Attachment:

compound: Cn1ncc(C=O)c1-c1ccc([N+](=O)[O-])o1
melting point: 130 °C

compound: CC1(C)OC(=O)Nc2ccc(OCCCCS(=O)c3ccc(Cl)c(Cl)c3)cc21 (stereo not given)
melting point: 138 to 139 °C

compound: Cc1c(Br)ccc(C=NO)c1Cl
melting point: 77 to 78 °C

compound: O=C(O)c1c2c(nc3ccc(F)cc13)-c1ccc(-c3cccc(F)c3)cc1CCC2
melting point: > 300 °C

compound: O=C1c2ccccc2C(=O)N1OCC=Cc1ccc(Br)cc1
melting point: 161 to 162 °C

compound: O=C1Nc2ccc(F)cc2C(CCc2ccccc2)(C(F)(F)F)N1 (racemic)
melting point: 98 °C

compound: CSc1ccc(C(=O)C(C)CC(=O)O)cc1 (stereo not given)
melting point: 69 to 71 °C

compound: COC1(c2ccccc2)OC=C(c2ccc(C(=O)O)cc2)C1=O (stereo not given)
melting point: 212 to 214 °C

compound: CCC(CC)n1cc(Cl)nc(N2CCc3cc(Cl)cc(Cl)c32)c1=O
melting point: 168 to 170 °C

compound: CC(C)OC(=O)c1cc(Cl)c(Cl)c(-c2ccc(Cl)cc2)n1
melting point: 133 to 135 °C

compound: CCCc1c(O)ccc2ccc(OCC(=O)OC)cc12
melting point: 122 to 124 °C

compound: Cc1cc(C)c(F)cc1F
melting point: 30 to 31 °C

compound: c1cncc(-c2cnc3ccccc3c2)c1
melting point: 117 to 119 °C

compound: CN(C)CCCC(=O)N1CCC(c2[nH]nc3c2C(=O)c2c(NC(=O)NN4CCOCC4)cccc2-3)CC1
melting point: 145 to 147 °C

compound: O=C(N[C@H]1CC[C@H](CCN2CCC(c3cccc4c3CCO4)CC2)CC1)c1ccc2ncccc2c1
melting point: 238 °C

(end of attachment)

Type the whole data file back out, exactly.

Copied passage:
compound: Cn1ncc(C=O)c1-c1ccc([N+](=O)[O-])o1
melting point: 130 °C

compound: CC1(C)OC(=O)Nc2ccc(OCCCCS(=O)c3ccc(Cl)c(Cl)c3)cc21 (stereo not given)
melting point: 138 to 139 °C

compound: Cc1c(Br)ccc(C=NO)c1Cl
melting point: 77 to 78 °C

compound: O=C(O)c1c2c(nc3ccc(F)cc13)-c1ccc(-c3cccc(F)c3)cc1CCC2
melting point: > 300 °C

compound: O=C1c2ccccc2C(=O)N1OCC=Cc1ccc(Br)cc1
melting point: 161 to 162 °C

compound: O=C1Nc2ccc(F)cc2C(CCc2ccccc2)(C(F)(F)F)N1 (racemic)
melting point: 98 °C

compound: CSc1ccc(C(=O)C(C)CC(=O)O)cc1 (stereo not given)
melting point: 69 to 71 °C

compound: COC1(c2ccccc2)OC=C(c2ccc(C(=O)O)cc2)C1=O (stereo not given)
melting point: 212 to 214 °C

compound: CCC(CC)n1cc(Cl)nc(N2CCc3cc(Cl)cc(Cl)c32)c1=O
melting point: 168 to 170 °C

compound: CC(C)OC(=O)c1cc(Cl)c(Cl)c(-c2ccc(Cl)cc2)n1
melting point: 133 to 135 °C

compound: CCCc1c(O)ccc2ccc(OCC(=O)OC)cc12
melting point: 122 to 124 °C

compound: Cc1cc(C)c(F)cc1F
melting point: 30 to 31 °C

compound: c1cncc(-c2cnc3ccccc3c2)c1
melting point: 117 to 119 °C

compound: CN(C)CCCC(=O)N1CCC(c2[nH]nc3c2C(=O)c2c(NC(=O)NN4CCOCC4)cccc2-3)CC1
melting point: 145 to 147 °C

compound: O=C(N[C@H]1CC[C@H](CCN2CCC(c3cccc4c3CCO4)CC2)CC1)c1ccc2ncccc2c1
melting point: 238 °C